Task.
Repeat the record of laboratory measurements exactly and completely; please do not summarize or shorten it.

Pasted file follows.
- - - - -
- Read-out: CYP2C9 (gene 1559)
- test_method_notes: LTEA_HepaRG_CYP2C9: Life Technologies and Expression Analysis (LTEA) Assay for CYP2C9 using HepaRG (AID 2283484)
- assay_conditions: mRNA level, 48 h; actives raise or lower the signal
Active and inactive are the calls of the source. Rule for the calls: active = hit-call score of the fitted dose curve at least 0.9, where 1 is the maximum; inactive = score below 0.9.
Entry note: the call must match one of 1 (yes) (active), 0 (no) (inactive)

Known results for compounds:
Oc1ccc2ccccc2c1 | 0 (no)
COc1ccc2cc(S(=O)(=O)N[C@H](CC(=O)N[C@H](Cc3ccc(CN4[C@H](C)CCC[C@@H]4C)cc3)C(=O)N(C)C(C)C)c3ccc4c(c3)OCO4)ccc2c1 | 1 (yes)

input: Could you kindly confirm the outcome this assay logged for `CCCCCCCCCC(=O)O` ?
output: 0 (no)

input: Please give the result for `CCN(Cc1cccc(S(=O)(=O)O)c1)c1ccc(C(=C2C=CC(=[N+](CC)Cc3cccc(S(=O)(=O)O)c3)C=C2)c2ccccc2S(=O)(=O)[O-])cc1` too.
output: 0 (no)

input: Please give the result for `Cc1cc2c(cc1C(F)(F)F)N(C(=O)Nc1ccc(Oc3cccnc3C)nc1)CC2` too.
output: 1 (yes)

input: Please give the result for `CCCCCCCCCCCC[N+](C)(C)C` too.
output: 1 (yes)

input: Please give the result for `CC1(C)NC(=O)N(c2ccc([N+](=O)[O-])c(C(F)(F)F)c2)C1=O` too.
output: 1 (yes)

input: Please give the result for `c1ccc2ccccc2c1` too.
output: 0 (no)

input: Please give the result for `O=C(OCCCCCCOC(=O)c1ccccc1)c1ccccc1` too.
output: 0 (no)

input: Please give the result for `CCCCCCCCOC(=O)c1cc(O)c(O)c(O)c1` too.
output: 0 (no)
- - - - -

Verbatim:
- Read-out: CYP2C9 (gene 1559)
- test_method_notes: LTEA_HepaRG_CYP2C9: Life Technologies and Expression Analysis (LTEA) Assay for CYP2C9 using HepaRG (AID 2283484)
- assay_conditions: mRNA level, 48 h; actives raise or lower the signal
Active and inactive are the calls of the source. Rule for the calls: active = hit-call score of the fitted dose curve at least 0.9, where 1 is the maximum; inactive = score below 0.9.
Entry note: the call must match one of 1 (yes) (active), 0 (no) (inactive)

Known results for compounds:
Oc1ccc2ccccc2c1 | 0 (no)
COc1ccc2cc(S(=O)(=O)N[C@H](CC(=O)N[C@H](Cc3ccc(CN4[C@H](C)CCC[C@@H]4C)cc3)C(=O)N(C)C(C)C)c3ccc4c(c3)OCO4)ccc2c1 | 1 (yes)

input: Could you kindly confirm the outcome this assay logged for `CCCCCCCCCC(=O)O` ?
output: 0 (no)

input: Please give the result for `CCN(Cc1cccc(S(=O)(=O)O)c1)c1ccc(C(=C2C=CC(=[N+](CC)Cc3cccc(S(=O)(=O)O)c3)C=C2)c2ccccc2S(=O)(=O)[O-])cc1` too.
output: 0 (no)

input: Please give the result for `Cc1cc2c(cc1C(F)(F)F)N(C(=O)Nc1ccc(Oc3cccnc3C)nc1)CC2` too.
output: 1 (yes)

input: Please give the result for `CCCCCCCCCCCC[N+](C)(C)C` too.
output: 1 (yes)

input: Please give the result for `CC1(C)NC(=O)N(c2ccc([N+](=O)[O-])c(C(F)(F)F)c2)C1=O` too.
output: 1 (yes)

input: Please give the result for `c1ccc2ccccc2c1` too.
output: 0 (no)

input: Please give the result for `O=C(OCCCCCCOC(=O)c1ccccc1)c1ccccc1` too.
output: 0 (no)

input: Please give the result for `CCCCCCCCOC(=O)c1cc(O)c(O)c(O)c1` too.
output: 0 (no)